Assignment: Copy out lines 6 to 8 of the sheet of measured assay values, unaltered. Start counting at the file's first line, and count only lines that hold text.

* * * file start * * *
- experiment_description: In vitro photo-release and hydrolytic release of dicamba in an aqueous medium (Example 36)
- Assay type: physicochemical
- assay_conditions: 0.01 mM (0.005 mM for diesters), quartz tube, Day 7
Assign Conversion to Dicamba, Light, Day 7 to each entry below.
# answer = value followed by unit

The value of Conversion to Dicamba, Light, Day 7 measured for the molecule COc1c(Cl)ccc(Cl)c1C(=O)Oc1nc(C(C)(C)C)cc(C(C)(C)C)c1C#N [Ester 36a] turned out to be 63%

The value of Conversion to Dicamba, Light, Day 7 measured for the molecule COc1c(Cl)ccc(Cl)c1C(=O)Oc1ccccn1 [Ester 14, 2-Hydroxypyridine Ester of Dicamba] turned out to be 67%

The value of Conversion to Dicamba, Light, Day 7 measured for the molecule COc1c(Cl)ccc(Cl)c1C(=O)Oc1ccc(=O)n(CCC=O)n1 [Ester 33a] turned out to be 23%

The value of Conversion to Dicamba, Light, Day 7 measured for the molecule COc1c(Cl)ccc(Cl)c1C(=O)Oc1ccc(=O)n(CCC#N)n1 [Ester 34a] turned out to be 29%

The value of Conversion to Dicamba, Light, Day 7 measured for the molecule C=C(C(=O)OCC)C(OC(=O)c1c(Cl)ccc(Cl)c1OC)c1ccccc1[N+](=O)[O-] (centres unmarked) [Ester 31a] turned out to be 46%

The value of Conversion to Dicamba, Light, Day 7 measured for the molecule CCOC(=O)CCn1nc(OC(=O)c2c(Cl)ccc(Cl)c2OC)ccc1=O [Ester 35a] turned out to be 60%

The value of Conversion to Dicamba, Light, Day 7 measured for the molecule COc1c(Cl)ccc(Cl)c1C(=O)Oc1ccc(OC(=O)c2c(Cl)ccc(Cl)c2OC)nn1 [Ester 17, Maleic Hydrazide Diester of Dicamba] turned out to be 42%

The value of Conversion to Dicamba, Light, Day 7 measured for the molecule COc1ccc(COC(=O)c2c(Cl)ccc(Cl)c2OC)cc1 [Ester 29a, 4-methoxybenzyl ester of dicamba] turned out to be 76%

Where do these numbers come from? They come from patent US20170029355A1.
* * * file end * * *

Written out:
The value of Conversion to Dicamba, Light, Day 7 measured for the molecule COc1c(Cl)ccc(Cl)c1C(=O)Oc1nc(C(C)(C)C)cc(C(C)(C)C)c1C#N [Ester 36a] turned out to be 63%

The value of Conversion to Dicamba, Light, Day 7 measured for the molecule COc1c(Cl)ccc(Cl)c1C(=O)Oc1ccccn1 [Ester 14, 2-Hydroxypyridine Ester of Dicamba] turned out to be 67%

The value of Conversion to Dicamba, Light, Day 7 measured for the molecule COc1c(Cl)ccc(Cl)c1C(=O)Oc1ccc(=O)n(CCC=O)n1 [Ester 33a] turned out to be 23%